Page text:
Toplighting - Non-Residential Projects
Which solutions have the best overall potential for bringing daylight into this building?
Use this page to:
- Get a better feel for sky conditions that affect the choice of toplighting solution
- Get guidance on which toplighting design strategies are most likely to work well in this climate
How the climate affects toplighting
The top section of this page looks at 4 key conditions that occur in the historical climate data during occupied hours for the building.
For this feature, for non-residential projects, we break the sky conditions up into 4 broad conditions. These are based on sky cover (how much cloud is reported each hour) and are as follows:
- Sunny spells. Periods where there are at least 3 hours of clear skies in a row. Lots of sunny spells means plenty of time where you consistently get daylight in the form of direct sunlight.
- Cloudy spells. Periods where there are at least 3 hours of heavy cloud in a row. Lots of cloudy spells means plenty of time where you consistently get daylight in the form of diffuse light.
- Variable Skies. Periods where it is partly cloudy or where the sky switches back and forth between being cloudy and sunny. Lots of variable skies means the sun tends to alternate between being out and behind clouds.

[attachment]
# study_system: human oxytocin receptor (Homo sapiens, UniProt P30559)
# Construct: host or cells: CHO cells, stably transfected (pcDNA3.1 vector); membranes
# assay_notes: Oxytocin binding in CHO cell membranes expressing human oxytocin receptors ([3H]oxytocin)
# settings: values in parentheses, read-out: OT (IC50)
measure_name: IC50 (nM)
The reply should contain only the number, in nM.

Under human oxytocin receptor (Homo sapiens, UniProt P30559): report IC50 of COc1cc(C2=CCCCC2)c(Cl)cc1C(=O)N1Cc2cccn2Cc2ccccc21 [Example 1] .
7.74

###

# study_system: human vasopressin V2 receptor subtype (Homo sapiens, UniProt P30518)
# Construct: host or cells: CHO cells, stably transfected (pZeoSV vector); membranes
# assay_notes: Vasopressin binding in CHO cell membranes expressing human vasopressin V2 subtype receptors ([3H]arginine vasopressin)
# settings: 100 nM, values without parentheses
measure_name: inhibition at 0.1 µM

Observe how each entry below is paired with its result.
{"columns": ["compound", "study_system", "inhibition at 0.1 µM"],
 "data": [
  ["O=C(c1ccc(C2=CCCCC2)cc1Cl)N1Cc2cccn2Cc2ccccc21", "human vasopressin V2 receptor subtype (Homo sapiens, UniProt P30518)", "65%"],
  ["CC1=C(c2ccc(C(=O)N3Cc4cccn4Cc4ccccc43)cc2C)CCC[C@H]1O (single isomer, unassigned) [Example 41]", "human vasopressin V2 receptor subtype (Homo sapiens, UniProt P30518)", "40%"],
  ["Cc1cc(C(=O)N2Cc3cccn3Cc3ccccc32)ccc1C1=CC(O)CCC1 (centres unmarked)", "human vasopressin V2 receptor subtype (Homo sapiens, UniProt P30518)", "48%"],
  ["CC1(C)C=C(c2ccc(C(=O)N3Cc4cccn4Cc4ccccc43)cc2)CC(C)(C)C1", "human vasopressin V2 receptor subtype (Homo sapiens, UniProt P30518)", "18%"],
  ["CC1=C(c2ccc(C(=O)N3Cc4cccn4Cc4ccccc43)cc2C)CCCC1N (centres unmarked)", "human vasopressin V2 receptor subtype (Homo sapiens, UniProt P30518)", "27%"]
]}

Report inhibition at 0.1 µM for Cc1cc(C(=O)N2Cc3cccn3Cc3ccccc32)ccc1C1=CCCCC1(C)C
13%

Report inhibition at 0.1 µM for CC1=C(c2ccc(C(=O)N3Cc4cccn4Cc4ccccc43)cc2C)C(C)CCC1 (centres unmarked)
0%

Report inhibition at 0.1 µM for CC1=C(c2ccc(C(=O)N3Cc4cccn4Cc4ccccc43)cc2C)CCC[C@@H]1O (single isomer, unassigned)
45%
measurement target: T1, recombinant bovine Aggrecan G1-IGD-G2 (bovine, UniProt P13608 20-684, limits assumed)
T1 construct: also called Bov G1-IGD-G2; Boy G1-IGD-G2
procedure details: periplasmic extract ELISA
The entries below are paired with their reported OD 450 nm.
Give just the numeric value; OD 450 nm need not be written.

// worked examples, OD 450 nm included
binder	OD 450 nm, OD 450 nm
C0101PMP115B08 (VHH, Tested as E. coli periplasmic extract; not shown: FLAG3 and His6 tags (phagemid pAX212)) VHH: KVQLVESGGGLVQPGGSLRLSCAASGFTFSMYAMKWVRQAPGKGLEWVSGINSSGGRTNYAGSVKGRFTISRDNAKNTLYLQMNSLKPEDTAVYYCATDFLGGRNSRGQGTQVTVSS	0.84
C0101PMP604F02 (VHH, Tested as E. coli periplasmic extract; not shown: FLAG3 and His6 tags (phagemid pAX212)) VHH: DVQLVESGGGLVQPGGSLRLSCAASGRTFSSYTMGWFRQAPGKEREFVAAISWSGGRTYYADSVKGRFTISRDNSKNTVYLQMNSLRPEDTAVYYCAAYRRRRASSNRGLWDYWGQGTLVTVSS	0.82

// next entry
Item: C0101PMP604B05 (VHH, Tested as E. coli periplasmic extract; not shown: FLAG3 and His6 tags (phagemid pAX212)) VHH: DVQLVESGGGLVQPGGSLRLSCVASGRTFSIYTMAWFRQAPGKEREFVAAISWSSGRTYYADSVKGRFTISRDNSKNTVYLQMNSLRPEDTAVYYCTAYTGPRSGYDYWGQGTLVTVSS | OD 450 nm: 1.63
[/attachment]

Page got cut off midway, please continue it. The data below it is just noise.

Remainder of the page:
- Low daylight. Periods where there is not enough daylight to realistically light up a building through toplighting.
Part of what helps us decide the best strategies for top-lighting, is how often a climate is affected by the above conditions. For example:
- If your project is located in a climate with lots of sunny spells, then the intensity of light is consistently quite high, meaning strategies that redirect or bounce light are better.
- If your project is located in a climate with lots of cloudy spells, then it’s likely you’ll need more glass and a clearer view of the sky, possibly with a strategy for glare protection for the times the sun comes out.
- If your project is in a climate with variable sky conditions, then adopting strategies that passively manage direct sun but also let in enough light work well.
Which strategies are most suitable
This section is to steer you in the right direction for toplighting strategies. The goal here is more to provoke design inspiration than to be a prescriptive solution.
Each card represents a different approach to shading the facade. On the card we offer a star rating score:
- 3-stars = Potentially an excellent solution
- 2-stars = Potentially a good solution
- 1-star = Some potential but may need a lot of optimising or design work
- 0-stars = Probably best avoided
Considerations that would need to be addressed, especially for lower scoring options might be factors like: :
- It would let in too much direct sun, which is likely to create glare issues for these types of buildings
- It may not let in very much daylight relative to other strategies
- It may come with automated controls that would need to be deployed too frequently.